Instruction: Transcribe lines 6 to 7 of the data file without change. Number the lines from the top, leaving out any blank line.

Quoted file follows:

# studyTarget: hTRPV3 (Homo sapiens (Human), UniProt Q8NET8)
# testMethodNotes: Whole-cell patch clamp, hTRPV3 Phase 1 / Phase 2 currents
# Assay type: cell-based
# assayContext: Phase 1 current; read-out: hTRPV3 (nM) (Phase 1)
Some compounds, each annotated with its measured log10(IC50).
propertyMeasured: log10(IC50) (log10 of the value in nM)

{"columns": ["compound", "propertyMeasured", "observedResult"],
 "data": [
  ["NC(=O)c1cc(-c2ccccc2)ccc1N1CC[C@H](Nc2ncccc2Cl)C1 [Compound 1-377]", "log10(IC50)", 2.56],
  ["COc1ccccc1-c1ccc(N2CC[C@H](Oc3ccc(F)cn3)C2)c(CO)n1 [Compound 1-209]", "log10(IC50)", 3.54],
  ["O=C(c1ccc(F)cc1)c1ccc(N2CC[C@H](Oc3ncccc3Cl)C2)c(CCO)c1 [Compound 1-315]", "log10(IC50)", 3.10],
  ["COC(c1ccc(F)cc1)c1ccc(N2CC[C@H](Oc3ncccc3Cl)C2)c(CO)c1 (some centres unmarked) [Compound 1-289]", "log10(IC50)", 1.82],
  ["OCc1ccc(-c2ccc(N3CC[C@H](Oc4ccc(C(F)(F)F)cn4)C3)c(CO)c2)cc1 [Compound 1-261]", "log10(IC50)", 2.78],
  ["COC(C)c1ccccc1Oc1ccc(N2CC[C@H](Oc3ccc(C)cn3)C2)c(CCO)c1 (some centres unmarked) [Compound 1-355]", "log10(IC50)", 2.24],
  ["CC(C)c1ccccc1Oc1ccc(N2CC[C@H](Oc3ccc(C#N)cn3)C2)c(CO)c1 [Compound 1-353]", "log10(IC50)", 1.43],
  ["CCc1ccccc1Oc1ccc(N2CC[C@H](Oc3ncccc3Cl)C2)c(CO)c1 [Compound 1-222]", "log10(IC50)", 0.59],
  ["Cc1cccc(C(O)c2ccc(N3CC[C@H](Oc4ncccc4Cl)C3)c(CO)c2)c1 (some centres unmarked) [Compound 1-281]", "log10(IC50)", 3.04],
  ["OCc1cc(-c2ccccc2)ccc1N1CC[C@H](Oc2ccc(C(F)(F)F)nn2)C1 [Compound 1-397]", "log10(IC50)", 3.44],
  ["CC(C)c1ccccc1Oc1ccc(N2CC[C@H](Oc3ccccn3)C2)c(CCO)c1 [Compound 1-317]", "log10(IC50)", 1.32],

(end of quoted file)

propertyMeasured: log10(IC50) (log10 of the value in nM)

{"columns": ["compound", "propertyMeasured", "observedResult"],